Patrick Corrigan (Belfast, Amnesty NI): Since World War II, this country and the world has built up a system of protections for all our rights. From the Universal Declaration of Human Rights in 1948 to the Human Rights Act of 1998, we saw five decades of progress in the creation of a set of legal defences which give enforcement to the aspiration that all human beings are born equal.
Yet, in the seven years since September 11 2001, we have seen these same rights under assault by those who think the pendulum has swung too far in favour of the individual against the state. Whether detention without trial and the use of torture internationally, or the rise of stop and search powers and the introduction of an ID register nationally, the clear direction of travel has been away from this tradition of advancing the rule of law as a bulwark, in defence of individual freedoms.
Here's Helena Kennedy QC talking eloquently about these challenges.
In the Convention on Modern Liberty, to be held at the end of February in London, Belfast and across the UK, many individuals and organisations who share concerns about this trajectory, will come together to help roll back these attacks on our rights.
This is a chance for a wide range of people to look closely at what we can do on issues of importance internationally, nationally and locally. Right now, Northern Ireland is facing its own human rights challenges, against a backdrop of post-conflict transition, economic stringency, and political devolution but continued division.
How do we devolve powers over policing and criminal justice in a way which will inspire cross-community confidence and ensure human rights compliance?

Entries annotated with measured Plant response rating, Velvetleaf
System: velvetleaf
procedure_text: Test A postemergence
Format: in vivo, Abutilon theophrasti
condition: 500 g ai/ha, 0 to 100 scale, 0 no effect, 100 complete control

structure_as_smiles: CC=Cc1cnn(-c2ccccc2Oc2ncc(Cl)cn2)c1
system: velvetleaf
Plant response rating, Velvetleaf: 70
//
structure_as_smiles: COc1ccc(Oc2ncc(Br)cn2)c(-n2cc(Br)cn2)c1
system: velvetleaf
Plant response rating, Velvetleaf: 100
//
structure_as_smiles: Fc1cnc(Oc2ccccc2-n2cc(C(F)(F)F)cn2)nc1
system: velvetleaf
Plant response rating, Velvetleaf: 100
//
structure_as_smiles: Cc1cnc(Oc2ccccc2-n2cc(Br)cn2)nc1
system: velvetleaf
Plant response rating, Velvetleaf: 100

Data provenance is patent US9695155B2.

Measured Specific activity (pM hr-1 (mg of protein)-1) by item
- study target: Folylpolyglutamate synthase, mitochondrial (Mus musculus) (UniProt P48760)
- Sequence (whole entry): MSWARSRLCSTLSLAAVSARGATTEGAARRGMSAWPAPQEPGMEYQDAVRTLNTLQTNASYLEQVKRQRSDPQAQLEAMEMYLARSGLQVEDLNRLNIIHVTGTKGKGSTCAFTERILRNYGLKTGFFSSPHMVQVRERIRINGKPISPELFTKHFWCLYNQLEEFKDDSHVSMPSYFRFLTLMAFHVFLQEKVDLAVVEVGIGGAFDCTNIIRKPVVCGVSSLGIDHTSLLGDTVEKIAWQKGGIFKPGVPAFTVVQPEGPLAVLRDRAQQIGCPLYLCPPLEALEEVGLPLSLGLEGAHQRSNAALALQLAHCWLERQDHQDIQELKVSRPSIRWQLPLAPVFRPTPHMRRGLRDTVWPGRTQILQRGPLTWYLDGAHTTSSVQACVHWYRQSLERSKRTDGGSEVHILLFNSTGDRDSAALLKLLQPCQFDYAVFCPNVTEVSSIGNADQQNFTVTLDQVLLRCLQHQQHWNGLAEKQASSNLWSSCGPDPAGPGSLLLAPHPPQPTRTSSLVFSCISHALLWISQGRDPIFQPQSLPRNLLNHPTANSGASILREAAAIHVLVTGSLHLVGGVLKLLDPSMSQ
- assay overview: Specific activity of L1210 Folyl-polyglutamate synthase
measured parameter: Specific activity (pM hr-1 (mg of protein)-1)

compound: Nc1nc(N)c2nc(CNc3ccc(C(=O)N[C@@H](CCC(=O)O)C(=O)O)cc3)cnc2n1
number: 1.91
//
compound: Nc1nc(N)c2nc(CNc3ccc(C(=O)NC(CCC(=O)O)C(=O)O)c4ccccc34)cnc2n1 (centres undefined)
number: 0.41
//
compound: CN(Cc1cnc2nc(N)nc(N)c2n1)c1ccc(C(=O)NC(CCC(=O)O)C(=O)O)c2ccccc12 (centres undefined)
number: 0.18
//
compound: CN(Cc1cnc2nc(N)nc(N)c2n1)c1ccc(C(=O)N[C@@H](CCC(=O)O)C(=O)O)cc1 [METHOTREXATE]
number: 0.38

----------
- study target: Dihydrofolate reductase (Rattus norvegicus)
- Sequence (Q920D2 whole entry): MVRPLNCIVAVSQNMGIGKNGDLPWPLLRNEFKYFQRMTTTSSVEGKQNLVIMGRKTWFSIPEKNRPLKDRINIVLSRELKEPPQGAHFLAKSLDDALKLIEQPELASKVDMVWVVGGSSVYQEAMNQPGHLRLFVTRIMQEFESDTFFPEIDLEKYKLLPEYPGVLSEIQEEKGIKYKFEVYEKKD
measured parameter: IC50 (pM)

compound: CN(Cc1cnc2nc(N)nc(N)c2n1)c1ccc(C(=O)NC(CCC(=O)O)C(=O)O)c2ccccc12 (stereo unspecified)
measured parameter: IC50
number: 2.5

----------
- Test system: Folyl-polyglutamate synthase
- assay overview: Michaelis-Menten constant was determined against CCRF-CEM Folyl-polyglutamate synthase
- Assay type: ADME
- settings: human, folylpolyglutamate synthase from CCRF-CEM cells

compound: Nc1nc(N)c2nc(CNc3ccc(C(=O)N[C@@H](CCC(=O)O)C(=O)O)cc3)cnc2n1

How can we introduce a Bill of Rights which suits our particular circumstances without being constrained by our petty conflicts?
After Eames-Bradley, can we design a process which addresses our past in a way that ensures truth and justice?
In the Obama-era, are there useful lessons from Northern Ireland's bitter history which can stop the 'war on terror' being experienced as a war of terror?
How do we design a system for parades, protests and policing which respects the rights of all?
What are the implications of an ID scheme for a society with such divided constitutional loyalties as Northern Ireland?
Amnesty International and the School of Law at Queen's University are coming together to make sure that people locally can be part of this discussion and the wider movement for human rights.
As well as sharing in the main plenary sessions from London, via live video-link (featuring speakers such as Shami Chakrabarti, Philip Pullman, David Davis MP and Will Hutton), there will be a complete programme in Belfast examining rights from a Northern Ireland perspective.
With the support of a wide range of locally-based organisations and experts, there will be sessions in Belfast addressing the questions listed above and other issues of immediate importance and future significance to our governance.
This is not a debate just for activists or academics, although they rightly lead the debate in many cases. The Convention on Modern Liberty in Belfast and elsewhere is for all those who want to make sure that we make the right decisions on our future rights and liberties. February 28th is not just a unique opportunity for discussion and debate, but also a launchpad for new alliances and action.
Registration is now open via the QUB School of Law: [email protected].
Cross-posted from the Amnesty NI blog, Belfast and Beyond.
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